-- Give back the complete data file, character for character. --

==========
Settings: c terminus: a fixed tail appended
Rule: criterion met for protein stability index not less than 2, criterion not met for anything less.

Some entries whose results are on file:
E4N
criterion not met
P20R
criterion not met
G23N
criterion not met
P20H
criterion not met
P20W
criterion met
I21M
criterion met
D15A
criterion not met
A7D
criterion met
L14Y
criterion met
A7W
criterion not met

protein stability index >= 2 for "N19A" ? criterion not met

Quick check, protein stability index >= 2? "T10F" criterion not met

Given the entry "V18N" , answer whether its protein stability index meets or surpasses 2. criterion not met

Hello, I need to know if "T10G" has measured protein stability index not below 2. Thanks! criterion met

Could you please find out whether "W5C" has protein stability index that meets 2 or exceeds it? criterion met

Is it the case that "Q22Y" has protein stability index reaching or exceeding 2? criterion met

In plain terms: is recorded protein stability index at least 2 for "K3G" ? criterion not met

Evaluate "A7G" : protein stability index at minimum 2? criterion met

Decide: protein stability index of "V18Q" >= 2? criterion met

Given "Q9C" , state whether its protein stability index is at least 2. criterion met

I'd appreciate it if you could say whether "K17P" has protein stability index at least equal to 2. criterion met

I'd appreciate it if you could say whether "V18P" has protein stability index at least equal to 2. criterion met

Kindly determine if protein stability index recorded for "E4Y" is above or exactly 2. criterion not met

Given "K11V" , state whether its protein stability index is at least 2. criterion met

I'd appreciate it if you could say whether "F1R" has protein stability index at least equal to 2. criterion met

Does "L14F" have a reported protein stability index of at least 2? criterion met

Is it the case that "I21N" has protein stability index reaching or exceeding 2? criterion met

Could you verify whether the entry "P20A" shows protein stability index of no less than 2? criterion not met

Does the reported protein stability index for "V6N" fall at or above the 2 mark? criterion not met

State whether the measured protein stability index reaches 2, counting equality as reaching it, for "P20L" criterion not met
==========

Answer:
Settings: c terminus: a fixed tail appended
Rule: criterion met for protein stability index not less than 2, criterion not met for anything less.

Some entries whose results are on file:
E4N
criterion not met
P20R
criterion not met
G23N
criterion not met
P20H
criterion not met
P20W
criterion met
I21M
criterion met
D15A
criterion not met
A7D
criterion met
L14Y
criterion met
A7W
criterion not met

protein stability index >= 2 for "N19A" ? criterion not met

Quick check, protein stability index >= 2? "T10F" criterion not met

Given the entry "V18N" , answer whether its protein stability index meets or surpasses 2. criterion not met

Hello, I need to know if "T10G" has measured protein stability index not below 2. Thanks! criterion met

Could you please find out whether "W5C" has protein stability index that meets 2 or exceeds it? criterion met

Is it the case that "Q22Y" has protein stability index reaching or exceeding 2? criterion met

In plain terms: is recorded protein stability index at least 2 for "K3G" ? criterion not met

Evaluate "A7G" : protein stability index at minimum 2? criterion met

Decide: protein stability index of "V18Q" >= 2? criterion met

Given "Q9C" , state whether its protein stability index is at least 2. criterion met

I'd appreciate it if you could say whether "K17P" has protein stability index at least equal to 2. criterion met

I'd appreciate it if you could say whether "V18P" has protein stability index at least equal to 2. criterion met

Kindly determine if protein stability index recorded for "E4Y" is above or exactly 2. criterion not met

Given "K11V" , state whether its protein stability index is at least 2. criterion met

I'd appreciate it if you could say whether "F1R" has protein stability index at least equal to 2. criterion met

Does "L14F" have a reported protein stability index of at least 2? criterion met

Is it the case that "I21N" has protein stability index reaching or exceeding 2? criterion met

Could you verify whether the entry "P20A" shows protein stability index of no less than 2? criterion not met

Does the reported protein stability index for "V6N" fall at or above the 2 mark? criterion not met

State whether the measured protein stability index reaches 2, counting equality as reaching it, for "P20L" criterion not met